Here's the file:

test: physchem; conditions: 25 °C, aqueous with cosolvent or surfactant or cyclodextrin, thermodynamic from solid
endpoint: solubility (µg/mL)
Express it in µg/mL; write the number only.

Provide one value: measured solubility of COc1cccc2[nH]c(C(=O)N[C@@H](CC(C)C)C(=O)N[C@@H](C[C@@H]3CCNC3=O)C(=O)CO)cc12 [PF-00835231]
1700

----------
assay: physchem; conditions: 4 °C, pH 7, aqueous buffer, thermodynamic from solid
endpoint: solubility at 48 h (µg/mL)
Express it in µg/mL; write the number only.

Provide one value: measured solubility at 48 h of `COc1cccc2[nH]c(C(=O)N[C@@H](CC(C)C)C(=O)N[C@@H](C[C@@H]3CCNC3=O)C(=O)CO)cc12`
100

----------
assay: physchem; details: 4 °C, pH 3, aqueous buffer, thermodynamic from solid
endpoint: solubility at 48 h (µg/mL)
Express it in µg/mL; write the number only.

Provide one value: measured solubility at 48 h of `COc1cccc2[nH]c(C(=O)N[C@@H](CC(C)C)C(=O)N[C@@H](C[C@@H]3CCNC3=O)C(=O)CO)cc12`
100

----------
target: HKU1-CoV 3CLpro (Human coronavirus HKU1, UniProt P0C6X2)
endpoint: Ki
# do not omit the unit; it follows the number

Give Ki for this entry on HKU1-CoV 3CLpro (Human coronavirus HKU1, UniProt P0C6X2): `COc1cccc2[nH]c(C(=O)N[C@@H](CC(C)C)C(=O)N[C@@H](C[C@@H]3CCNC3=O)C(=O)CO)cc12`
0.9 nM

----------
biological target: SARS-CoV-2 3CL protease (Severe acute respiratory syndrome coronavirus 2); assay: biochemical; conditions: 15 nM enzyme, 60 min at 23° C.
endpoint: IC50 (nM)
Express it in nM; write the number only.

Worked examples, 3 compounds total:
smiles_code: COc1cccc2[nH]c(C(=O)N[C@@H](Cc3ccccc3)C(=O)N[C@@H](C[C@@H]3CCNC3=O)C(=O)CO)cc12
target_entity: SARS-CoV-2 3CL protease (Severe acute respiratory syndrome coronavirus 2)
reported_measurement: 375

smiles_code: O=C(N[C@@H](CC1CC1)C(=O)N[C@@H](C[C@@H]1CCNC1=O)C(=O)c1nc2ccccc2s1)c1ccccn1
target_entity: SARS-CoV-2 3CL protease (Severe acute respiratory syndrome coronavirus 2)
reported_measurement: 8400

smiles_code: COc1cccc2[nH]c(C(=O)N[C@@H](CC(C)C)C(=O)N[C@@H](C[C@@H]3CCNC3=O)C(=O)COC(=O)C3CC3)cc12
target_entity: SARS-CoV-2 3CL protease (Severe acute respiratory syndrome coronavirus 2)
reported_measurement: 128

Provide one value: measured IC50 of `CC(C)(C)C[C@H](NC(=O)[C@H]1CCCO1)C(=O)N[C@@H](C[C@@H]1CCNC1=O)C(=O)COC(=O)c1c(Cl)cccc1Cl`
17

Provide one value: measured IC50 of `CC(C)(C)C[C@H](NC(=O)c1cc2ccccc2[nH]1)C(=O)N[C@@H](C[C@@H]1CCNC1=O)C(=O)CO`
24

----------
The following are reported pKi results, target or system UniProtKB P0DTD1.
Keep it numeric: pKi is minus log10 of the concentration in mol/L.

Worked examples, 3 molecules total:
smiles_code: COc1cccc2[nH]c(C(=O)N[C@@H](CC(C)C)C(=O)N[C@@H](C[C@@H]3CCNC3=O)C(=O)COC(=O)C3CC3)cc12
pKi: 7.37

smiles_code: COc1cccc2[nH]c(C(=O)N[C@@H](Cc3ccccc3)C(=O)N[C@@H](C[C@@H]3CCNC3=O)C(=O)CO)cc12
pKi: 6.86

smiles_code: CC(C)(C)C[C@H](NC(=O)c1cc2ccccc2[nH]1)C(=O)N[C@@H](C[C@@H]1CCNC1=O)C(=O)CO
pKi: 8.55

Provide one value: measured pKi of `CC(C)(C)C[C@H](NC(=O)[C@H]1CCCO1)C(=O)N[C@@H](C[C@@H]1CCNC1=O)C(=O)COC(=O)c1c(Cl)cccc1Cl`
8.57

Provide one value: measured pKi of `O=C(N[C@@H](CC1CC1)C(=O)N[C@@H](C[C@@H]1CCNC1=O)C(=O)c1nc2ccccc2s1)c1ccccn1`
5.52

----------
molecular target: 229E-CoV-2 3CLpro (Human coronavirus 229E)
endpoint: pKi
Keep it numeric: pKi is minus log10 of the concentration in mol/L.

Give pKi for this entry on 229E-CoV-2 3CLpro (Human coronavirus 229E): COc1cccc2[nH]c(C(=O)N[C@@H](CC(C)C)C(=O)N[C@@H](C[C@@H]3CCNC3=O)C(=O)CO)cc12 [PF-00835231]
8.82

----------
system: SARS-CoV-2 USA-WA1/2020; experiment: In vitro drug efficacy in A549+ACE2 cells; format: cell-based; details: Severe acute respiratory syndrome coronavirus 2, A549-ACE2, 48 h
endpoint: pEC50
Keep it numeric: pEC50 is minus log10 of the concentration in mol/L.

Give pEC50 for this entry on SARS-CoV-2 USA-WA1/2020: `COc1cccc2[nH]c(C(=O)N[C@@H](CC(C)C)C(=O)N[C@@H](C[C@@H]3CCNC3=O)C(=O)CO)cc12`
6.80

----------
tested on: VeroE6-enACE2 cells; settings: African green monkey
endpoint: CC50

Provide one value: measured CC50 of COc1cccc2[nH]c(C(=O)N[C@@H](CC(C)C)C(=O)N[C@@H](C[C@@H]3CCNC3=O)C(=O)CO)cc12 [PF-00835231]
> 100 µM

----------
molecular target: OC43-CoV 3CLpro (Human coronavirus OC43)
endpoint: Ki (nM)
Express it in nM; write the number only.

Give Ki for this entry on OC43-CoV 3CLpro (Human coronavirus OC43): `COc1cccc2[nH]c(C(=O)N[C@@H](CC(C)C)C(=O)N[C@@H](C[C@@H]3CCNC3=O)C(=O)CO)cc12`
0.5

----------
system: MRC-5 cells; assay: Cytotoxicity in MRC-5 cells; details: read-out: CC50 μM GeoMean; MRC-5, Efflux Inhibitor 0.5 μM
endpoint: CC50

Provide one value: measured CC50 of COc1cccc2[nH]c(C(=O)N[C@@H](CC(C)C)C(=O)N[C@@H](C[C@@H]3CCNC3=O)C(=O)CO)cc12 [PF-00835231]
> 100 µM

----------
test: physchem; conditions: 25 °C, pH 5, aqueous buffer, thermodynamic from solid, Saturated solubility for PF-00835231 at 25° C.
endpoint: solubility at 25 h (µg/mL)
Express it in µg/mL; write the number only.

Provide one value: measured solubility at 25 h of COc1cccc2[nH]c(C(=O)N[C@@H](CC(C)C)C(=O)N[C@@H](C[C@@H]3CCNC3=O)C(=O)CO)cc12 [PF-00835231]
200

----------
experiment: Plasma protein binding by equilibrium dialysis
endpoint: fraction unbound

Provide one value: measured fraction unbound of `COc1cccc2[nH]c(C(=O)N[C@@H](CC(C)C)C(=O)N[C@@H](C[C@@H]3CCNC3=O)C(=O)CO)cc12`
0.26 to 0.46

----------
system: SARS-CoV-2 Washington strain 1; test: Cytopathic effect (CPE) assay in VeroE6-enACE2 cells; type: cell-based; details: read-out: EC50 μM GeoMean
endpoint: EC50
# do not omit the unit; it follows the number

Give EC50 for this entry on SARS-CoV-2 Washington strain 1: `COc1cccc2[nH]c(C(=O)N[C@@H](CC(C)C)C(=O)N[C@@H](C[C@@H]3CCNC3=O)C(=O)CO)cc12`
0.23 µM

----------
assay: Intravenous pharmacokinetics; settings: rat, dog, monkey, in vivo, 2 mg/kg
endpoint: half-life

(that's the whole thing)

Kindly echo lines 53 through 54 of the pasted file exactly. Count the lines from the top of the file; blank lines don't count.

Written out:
8.57

Provide one value: measured pKi of `O=C(N[C@@H](CC1CC1)C(=O)N[C@@H](C[C@@H]1CCNC1=O)C(=O)c1nc2ccccc2s1)c1ccccn1`